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So for your IELTS essay, you should use the simple present tense as the main verb form,

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and use plural nouns or uncountable nouns for your subjects.

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Now let's look at another aspect of the termite story - how comparisons are structured in

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English.

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We use a comparative to compare one person, thing or action with another.

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For example:

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Judy is younger than her sister.

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We can use a double comparative when we want to say something is changing.

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For example:

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They are getting better and better since starting the IELTS program.

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There is another way we can use a comparative - to describe complementary processes. That

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is, we can describe how something is changing, but changing together with something else.

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We can use this kind of form:

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In Australia, the farther south you go, the cooler the winters.

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Now watch Tracey talk about the rate at which termites break down mulch.

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The more termites and the more other bugs you have in the soil, the quicker this mulch

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is going to decompose and that means the faster the nutrients are going to cycle through the

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system and help make it healthier.

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She says:

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The more termites and the more other bugs you have, the quicker this mulch is going

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to decompose and the faster the nutrients are going to cycle.

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She is comparing several things that are changing together.

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Let's see how the basic structure of a comparative expression like this works.

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The form is:

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the + comparative + subject + verb.

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Tracey said:

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the quicker this mulch is going to decompose

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Then using exactly the same grammatical structure, she added the complementary statement:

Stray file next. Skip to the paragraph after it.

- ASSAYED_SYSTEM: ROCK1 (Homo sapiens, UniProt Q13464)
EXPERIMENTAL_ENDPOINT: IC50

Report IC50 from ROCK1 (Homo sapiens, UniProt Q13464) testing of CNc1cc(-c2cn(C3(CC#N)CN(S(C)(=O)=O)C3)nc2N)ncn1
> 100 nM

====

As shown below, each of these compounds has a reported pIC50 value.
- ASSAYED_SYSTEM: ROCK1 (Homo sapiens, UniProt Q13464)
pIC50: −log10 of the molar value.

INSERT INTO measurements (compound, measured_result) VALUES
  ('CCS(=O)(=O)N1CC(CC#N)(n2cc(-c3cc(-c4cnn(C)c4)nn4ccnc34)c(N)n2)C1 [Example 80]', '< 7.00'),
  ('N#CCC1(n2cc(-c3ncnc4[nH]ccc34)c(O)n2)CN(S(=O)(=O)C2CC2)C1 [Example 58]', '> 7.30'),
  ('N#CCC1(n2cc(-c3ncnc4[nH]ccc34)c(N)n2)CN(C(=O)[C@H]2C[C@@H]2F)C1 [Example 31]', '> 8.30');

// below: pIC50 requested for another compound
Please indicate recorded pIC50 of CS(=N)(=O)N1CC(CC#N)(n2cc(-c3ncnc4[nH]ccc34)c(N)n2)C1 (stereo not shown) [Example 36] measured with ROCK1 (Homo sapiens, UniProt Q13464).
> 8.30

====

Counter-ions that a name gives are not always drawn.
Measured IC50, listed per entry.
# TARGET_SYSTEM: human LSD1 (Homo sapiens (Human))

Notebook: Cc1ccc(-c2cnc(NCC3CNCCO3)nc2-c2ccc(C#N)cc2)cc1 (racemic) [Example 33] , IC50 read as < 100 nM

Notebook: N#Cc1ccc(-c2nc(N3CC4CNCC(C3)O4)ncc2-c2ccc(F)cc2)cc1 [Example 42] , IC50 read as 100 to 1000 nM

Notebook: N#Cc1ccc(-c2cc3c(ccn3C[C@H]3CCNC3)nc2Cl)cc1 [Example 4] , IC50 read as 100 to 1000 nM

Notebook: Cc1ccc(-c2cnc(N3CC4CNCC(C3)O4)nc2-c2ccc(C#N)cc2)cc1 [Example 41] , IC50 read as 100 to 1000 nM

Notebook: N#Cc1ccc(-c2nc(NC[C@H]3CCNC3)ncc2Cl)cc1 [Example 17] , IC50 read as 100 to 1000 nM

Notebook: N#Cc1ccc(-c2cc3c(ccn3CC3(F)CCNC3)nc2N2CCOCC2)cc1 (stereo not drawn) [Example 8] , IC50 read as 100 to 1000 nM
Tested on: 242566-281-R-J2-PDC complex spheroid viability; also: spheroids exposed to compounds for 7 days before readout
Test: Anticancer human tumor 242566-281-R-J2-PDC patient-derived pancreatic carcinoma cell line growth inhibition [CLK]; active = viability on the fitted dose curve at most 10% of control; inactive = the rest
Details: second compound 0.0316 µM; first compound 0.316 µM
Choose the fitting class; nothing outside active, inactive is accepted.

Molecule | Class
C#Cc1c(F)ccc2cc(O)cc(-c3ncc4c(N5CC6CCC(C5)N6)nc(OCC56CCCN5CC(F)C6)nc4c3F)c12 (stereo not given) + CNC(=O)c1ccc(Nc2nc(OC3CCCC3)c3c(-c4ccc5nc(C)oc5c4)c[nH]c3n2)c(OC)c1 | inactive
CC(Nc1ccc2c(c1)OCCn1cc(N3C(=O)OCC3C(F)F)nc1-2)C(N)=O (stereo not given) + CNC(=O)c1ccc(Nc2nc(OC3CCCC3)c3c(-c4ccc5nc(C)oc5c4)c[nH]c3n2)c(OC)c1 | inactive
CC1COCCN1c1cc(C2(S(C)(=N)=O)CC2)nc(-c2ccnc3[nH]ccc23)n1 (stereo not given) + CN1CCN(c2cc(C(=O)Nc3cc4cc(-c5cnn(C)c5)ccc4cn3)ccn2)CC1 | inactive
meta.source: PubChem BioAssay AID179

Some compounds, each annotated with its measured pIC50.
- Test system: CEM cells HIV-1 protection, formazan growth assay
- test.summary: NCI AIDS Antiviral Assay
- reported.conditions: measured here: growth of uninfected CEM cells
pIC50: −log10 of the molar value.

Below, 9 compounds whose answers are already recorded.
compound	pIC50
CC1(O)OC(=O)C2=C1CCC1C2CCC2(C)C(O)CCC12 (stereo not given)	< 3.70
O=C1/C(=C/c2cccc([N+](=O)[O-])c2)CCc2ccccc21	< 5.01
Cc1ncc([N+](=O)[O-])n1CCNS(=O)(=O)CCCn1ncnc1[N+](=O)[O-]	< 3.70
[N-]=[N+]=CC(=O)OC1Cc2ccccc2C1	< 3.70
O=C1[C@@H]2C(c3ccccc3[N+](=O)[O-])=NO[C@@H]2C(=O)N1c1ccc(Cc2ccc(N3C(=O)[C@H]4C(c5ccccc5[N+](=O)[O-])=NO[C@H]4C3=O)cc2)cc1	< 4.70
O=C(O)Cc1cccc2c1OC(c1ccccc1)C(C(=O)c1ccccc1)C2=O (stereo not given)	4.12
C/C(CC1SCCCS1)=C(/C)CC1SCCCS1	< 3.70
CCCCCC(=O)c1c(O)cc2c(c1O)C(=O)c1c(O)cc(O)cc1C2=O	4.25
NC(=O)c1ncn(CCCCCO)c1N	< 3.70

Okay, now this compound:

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the faster the nutrients are going to cycle

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Notice the symmetry of these statements? It makes it easier to remember and apply!

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Let's try another example.

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The older she gets, the happier she is.

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And another one:

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The harder I study, the more I learn.

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As with most languages, English users take shortcuts.

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For example, if someone asked me how I take my tea, I might say:

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The stronger, the better!

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The stronger my tea is, the better it will be.

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When the subject is understood in this context, you only need to state the comparison, leaving

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out the subject and verb.

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How would you like your haircut? The longer, the better!

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This is short for:

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The longer my hair is, the better it will be.

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The short form is common with phrases ending in 'the better'.

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When is your friend coming over? The sooner, the better!

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Do you like hot soup? The hotter, the better!

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It's also used to describe a good party - one that has lots of people. You might say:

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The more, the merrier!

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It's understood that you mean:

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The more people there are, the merrier the party will be.

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These phrases are examples of more complex comparative structures. Why not practise them

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with your friends? The sooner, the better! That's all for today. Let's review what we've

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learnt.

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We talked about the IELTS essay task, and using the simple present tense and plural

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nouns.

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Then we talked about making different kinds of comparisons, ones that described complementary

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processes.

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And don't forget that you can watch the story again and get more IELTS help when you visit

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our Study English website.

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I'll see you next time. Bye bye.